AUGUSTA, Maine — A Washington, D.C.-based organization under investigation for its financial role in the campaign to repeal Maine’s gay marriage law has fired back with a lawsuit questioning the constitutionality of a state election law.
The National Organization for Marriage is the largest contributor to the Question 1 ballot initiative, which seeks to overturn Maine’s same-sex marriage law. As of the end of September, the organization had funneled more than $500,000 to Stand for Marriage Maine, which supports the repeal.
Click the play button below to listen to reporter Kevin Miller talk about the Question 1 campaign on Public Radio International’s To the Point with Warren Olney. Miller’s segment starts at 23:24.
Earlier this month, the Maine Ethics Commission directed staff to determine whether NOM was skirting campaign finance laws in order to avoid disclosing the identities of contributors.
Now, the organization has filed a lawsuit in U.S. District Court in Bangor alleging that Maine’s financial reporting requirements are unconstitutional.
The lawsuit seeks a court injunction prohibiting the state from enforcing a law that NOM officials claim is being used to harass and intimidate opponents of gay marriage.
“The reporting requirements become onerous and burdensome, especially when you are working in several states, and are an infringement of free speech,” said Brian Brown, NOM’s executive director.
Ethics Commission officials declined to comment on the specific case but defended the law, which requires organizations soliciting more than $5,000 for a ballot question campaign to file financial disclosure reports with the state.
“The ‘ballot question committee’ system is very important to the public’s understanding of who is influencing these elections in Maine,” said Jonathan Wayne, executive director of the Ethics Commission.
The National Organization for Marriage came to prominence last year when it helped overturn a gay marriage law at the ballot box in California. Critics questioned the group’s fundraising techniques.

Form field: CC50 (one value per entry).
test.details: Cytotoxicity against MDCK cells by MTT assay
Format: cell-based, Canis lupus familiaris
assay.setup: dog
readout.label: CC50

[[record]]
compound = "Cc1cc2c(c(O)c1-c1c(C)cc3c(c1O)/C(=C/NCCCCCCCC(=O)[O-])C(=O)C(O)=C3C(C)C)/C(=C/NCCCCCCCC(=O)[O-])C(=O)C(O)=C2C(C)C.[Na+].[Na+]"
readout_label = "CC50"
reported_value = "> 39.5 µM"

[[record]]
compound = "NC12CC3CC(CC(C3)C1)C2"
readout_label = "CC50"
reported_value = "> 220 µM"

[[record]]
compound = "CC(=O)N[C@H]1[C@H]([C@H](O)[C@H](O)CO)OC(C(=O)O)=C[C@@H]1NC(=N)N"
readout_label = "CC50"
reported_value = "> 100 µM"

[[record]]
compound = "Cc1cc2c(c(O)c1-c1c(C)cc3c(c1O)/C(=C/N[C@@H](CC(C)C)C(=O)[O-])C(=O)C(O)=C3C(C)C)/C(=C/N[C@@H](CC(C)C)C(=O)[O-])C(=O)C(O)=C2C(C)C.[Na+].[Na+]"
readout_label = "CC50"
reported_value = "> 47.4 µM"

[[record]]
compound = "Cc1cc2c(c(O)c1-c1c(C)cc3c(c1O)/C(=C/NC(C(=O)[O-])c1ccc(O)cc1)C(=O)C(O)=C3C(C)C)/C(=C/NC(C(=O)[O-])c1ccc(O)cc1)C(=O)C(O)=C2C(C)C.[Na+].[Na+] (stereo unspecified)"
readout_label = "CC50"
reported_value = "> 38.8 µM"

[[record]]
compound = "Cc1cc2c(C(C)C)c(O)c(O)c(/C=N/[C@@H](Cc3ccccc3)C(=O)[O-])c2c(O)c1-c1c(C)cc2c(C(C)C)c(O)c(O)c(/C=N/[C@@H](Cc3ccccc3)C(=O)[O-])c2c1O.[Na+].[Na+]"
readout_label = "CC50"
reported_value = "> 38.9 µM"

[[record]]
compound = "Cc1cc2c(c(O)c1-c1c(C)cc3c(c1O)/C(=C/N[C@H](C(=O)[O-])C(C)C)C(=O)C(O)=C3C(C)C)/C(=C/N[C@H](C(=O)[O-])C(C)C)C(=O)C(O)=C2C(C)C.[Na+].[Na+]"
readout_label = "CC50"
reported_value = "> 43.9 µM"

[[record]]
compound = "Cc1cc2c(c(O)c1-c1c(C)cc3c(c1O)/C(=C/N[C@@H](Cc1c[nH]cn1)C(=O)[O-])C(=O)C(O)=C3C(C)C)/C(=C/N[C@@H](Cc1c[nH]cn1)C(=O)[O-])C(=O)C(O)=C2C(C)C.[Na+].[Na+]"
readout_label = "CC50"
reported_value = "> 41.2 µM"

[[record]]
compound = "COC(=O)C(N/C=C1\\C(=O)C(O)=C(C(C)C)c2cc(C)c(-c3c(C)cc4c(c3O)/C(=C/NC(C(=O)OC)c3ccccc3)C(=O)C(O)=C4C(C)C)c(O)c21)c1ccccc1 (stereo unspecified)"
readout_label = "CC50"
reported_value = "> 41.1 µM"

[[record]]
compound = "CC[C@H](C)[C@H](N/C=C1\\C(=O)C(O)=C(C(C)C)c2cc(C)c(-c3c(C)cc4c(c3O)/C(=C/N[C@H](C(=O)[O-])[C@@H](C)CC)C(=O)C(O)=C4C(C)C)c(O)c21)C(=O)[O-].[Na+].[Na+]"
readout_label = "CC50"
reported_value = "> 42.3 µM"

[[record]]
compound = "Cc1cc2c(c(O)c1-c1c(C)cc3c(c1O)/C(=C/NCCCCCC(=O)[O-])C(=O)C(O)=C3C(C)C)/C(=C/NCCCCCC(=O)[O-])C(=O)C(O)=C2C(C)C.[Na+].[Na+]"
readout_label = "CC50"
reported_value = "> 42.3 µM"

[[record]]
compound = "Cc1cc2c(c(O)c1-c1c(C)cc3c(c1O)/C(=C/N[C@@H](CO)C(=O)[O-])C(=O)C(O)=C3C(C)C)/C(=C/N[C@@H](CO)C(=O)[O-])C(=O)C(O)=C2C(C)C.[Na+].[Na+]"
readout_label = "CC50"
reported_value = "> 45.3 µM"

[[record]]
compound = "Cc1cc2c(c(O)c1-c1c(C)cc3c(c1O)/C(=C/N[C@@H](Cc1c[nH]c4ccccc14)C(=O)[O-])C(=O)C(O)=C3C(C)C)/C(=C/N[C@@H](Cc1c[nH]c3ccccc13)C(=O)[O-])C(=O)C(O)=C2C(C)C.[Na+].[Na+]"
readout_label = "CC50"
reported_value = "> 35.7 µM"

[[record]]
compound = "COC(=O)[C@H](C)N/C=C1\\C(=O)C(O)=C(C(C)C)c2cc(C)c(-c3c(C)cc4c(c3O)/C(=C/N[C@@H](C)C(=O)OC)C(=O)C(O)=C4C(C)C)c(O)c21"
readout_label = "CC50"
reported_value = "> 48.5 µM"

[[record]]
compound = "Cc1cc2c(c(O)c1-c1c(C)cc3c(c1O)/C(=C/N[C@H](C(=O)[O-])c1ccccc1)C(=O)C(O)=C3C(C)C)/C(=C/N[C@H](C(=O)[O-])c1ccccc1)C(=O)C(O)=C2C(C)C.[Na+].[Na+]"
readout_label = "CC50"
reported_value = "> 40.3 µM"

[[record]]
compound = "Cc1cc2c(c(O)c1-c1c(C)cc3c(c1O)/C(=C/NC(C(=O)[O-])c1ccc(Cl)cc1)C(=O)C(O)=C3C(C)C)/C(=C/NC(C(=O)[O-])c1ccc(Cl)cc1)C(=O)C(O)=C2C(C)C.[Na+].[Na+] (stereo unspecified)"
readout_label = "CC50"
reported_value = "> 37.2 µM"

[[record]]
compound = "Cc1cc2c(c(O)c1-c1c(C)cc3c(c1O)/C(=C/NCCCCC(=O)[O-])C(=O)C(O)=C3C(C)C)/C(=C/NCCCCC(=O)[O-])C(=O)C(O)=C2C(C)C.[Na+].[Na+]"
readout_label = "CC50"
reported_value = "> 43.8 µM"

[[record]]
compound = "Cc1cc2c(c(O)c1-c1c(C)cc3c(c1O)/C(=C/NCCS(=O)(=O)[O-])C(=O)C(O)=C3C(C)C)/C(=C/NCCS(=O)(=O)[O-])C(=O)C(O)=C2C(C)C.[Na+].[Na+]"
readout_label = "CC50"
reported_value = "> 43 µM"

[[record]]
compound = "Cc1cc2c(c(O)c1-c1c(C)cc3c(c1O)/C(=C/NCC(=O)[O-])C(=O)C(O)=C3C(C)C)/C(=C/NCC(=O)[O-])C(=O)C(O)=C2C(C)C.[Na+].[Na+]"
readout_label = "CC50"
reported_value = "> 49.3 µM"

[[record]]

One of those critics, Fred Karger with the organization Californians Against Hate, filed a complaint with the Maine Ethics Commission earlier this year. Karger alleges that NOM was essentially “money laundering” by soliciting donations from opponents of same-sex marriage for the Maine campaign, all the while promising those donors their identities would remain confidential.
Under the state’s rules governing ballot question committees, which are different from political action committees, anyone who donates more than $100 would have to be identified in campaign finance reports.
The Ethics Commission went against the staff recommendation and voted 3-2 to order an investigation.
Brown and NOM’s attorneys contend the organization did not violate Maine’s rules because they were soliciting donations for the general fight to protect “traditional marriage,” not for the Maine campaign in particular.
Brown argued in an interview Thursday that the reporting requirements — which include registering as a ballot question committee, appointing a treasurer and keeping detailed records for four years — are an undue burden. He also described Maine’s law as legally unclear and “patently unconstitutional” because it prohibited or discouraged free speech in the form of advocacy on one side of an issue.
He also accused the Ethics Commission members and Karger of waging a politically motivated “witch hunt,” despite the fact that the vote to order an investigation was bipartisan.
“What we are basically doing is filing a lawsuit to make clear our First Amendment rights to free speech,” Brown said. He also said that some donors to NOM during the California campaign later were harassed and threatened.
Wayne said the law is set up to ensure transparency in the election system.
“In the past couple of decades, a lot of important issues have come before voters as statewide ballot initiatives, including environmental issues, gambling, tax and spending limitations and hunting practices,” Wayne said.
“It’s common for national groups to want to get involved in these elections … and it is important for Maine voters to know who is attempting to influence these state laws,” Wayne said.